William Smith in Quarantine

Tableaux Group

William Smith tableaux vivants, 1918.

William Smith did not quarantine as soon as Hobart. On October 10, it was announced that students commuting from Waterloo and Seneca Falls were sent their homework and told not to return to campus. The students living on campus were asked to make as few trips downtown as possible, and everyone was banned from movie theaters. In addition, weekend passes were canceled.

On October 15, classes were canceled until after the epidemic had passed, and the students on campus were quarantined. They were only allowed to leave campus for walks in the country with the Dean’s permission.

The students split their time between service work and outdoor activities. A conservation class in cookery was created and the students made soup to donate to local families affected by the pandemic. They also continued their Red Cross work. Sewing machines were brought up the hill from Smith Hall, and each girl worked two hours per day making blankets, quilts, socks, and pajamas.

On October 18, there was a basketball game between Miller and Blackwell House, which Miller won 19–12. On October 21, the Geneva Daily Times wrote, "At present there are no cases of influenza among the hill girls. Everyone is in a perfect physical condition due mostly to the healthy outdoor life led. The majority of the girls take long hikes in the country every day and besides special outdoor gymnasium work has been planned."

On October 23, the students organized a Field Day which included high jump, baseball, field hockey, basketball, and several races. The Geneva Daily Times wrote that "A horse race which consisted of four girls walking abreast for 50 yards with their arms on each others shoulders was an innovation."

William Smith Field Day

William Smith Field Day, October 23, 1918.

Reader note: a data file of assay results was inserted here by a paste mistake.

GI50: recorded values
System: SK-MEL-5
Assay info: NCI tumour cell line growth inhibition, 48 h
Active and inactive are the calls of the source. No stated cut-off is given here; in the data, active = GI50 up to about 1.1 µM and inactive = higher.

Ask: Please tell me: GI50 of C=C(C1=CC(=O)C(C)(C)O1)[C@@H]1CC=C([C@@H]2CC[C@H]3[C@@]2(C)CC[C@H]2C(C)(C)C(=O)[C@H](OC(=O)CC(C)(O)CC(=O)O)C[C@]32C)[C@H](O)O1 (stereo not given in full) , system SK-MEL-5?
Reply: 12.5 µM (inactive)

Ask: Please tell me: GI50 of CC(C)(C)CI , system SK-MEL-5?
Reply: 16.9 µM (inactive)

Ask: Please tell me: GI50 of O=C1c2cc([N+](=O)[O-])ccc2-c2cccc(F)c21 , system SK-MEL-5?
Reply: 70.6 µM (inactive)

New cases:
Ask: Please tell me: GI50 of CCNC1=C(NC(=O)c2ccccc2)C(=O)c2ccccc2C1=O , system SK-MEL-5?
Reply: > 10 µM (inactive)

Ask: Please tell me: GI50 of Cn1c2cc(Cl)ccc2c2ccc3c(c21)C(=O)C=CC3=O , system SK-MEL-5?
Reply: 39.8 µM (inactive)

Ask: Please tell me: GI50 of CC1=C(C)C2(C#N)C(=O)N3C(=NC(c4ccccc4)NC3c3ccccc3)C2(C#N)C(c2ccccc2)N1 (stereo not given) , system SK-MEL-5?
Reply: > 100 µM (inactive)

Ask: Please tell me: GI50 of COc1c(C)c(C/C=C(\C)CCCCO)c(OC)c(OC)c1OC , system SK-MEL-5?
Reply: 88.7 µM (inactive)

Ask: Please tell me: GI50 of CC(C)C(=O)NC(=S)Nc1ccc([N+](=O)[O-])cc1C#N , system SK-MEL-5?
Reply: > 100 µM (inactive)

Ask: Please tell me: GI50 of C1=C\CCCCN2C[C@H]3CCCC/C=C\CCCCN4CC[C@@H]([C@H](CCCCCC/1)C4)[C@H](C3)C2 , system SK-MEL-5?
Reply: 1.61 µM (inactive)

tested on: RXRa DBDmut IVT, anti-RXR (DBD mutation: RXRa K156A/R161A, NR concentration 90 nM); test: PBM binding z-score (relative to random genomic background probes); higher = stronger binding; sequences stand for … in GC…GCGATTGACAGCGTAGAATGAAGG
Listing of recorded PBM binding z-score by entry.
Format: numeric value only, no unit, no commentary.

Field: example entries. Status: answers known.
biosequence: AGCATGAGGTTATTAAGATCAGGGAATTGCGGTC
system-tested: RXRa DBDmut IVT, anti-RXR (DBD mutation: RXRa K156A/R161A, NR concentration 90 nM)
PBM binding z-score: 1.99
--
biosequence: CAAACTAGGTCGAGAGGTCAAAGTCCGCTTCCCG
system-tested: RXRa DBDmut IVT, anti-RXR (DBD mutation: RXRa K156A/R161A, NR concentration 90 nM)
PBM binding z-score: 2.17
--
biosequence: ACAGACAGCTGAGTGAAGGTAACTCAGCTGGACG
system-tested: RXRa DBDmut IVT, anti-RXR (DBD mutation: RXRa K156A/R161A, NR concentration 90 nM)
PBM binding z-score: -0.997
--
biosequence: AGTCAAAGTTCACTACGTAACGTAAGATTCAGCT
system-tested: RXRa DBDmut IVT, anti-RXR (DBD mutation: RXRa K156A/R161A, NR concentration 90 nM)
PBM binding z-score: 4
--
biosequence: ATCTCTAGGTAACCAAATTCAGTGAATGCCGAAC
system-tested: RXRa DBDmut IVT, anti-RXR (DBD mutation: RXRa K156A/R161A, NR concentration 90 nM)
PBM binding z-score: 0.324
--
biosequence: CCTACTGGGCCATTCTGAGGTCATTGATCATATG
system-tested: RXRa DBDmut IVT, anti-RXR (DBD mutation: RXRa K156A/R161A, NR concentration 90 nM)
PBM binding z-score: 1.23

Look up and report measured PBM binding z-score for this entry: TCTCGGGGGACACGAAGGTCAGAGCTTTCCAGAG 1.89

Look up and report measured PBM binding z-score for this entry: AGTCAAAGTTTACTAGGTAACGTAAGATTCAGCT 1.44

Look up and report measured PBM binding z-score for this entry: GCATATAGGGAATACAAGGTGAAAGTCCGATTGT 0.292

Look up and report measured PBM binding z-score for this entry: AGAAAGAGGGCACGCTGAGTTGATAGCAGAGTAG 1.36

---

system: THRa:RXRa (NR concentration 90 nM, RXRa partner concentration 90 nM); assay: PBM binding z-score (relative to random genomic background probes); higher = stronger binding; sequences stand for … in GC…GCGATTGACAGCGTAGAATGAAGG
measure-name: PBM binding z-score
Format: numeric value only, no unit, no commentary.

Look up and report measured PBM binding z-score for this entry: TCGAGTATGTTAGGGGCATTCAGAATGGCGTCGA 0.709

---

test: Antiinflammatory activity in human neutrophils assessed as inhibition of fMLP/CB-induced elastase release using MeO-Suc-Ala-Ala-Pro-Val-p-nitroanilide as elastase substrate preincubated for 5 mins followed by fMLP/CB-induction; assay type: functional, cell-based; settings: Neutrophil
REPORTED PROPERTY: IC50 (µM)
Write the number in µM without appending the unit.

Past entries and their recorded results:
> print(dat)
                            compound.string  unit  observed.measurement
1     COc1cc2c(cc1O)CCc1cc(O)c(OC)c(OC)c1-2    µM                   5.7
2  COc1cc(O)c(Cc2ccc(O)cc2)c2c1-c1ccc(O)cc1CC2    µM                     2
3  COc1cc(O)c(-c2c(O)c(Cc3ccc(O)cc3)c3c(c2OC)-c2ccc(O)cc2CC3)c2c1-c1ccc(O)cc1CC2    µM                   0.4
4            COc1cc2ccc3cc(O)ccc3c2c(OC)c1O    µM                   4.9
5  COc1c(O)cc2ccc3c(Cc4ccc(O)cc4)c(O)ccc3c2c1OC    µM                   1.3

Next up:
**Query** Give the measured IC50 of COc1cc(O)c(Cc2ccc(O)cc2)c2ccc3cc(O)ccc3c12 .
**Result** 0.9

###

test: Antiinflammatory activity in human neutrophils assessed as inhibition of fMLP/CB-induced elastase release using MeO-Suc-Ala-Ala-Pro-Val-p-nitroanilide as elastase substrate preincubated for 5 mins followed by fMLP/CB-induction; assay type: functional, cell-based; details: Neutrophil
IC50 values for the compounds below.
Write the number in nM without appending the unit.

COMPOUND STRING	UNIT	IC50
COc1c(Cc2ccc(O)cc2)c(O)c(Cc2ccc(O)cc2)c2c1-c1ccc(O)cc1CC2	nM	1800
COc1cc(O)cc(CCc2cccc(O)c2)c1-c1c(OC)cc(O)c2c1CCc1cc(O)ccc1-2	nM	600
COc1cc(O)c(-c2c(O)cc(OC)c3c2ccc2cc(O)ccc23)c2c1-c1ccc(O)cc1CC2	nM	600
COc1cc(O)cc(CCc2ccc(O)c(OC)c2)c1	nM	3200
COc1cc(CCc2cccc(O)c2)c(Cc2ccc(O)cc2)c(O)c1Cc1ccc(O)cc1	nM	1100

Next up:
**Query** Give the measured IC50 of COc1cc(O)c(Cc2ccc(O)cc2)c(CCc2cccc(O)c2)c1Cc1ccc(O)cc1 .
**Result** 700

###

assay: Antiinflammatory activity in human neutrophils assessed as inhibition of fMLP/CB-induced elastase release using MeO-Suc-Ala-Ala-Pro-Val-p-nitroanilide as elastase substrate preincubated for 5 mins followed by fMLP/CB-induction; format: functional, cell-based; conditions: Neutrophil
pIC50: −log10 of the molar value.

Mock Wedding By College Girls

Geneva Daily Times, October 21, 1918.

Mock Wedding

On Saturday, October 19, William Smith students held a mock wedding in Miller House, when Reginald Pomeroy Manners, Earl of Devonshire (Elizabeth Ann Runk ’22) married Winifred Edalyn Maurice (Marlon Harrison ’20). On Thursday night there was a stag party in the groom’s room in Blackwell House, and the following morning, the bride was surprised when a house meeting became a wedding shower.

On the day of the ceremony, Hazel Morgan '20 sang "O Promise Me," and Gladys Cramer '22 played Lohengrin's wedding march. The flower girls threw paper orchids, and the ring was delivered on the finger of a Kewpie doll, a mascot of 1920. According to the Geneva Daily Times, "The ceremony was interrupted by Elenor Batchelor who accused the groom of breach of promise, but she was brought out after a swoon."

The happy couple was then driven around campus in a horse and carriage.

Groom Elizabeth Ann Runk '22 and Bride Marlon Harrison '22

Groom Elizabeth Ann Runk '22 and Bride Marlon Harrison '22.

Best Man Margaret McCarthy '19 and Maid of Honor Katherine George '20

Best Man Margaret McCarthy '19 and Maid of Honor Katherine George '20.

Bridesmaids Elizabeth Webster '20 and Margaret Doran '22, Maid of Honor Katherine George '20, mother of the groom Elliott Paulin '22 and mother of the bride Evaleen Harrison '19

Bridesmaids Elizabeth Webster '20 and Margaret Doran '22, Maid of Honor Katherine George '20, mother of the groom Elliott Paulin '22 and mother of the bride Evaleen Harrison '19.

Ringbearer Doris Patterson '22, flower girls Janet MacMartin '21 and Marjorie Elliott '21, and page boy Myra Black '19

Ringbearer Doris Patterson '22, flower girls Janet MacMartin '21 and Marjorie Elliott '21, and page boy Myra Black '19.

Minister Mildred Reeves '20, Groom Elizabeth Ann Runk '22 and Bride Marlon Harrison '22

Minister Mildred Reeves '20 with the bride and groom.

Coachman Laura Wheadrick '20 with Elizabeth Ann Runk '22, Marlon Harrison '20, Sarah Yost '22, Janet MacMartin '21, Marjorie Elliott '21

Coachman Laura Wheadrick '20 with Elizabeth Ann Runk '22, Marlon Harrison '20, Sarah Yost '22, Janet MacMartin '21, Marjorie Elliott '21.

Pretty Tableaux By College Girls

Geneva Daily Times, November 1, 1918.

Living Tableaux

On Halloween, the first-year students gave a performance of living tableaux where they dressed up and posed as popular war posters of the time. They also posed as tableaux of Belgium, France, England, and Italy, with each singing the national anthems of their respective countries. For a grand finale, all of the girls marched in singing "Yankee Doodle Dandy" and finished with the "Star-Spangled Banner".

Classes resumed on November 4, and the quarantine ended the following day.

Tell That To The Marines

Sarah Yost '22 as "Tell That to the Marines".

The Greatest Mother In The World

Sophia Strenger '22 as "The Greatest Mother in the World".

The Influenza Pandemic of 1918
William Smith in Quarantine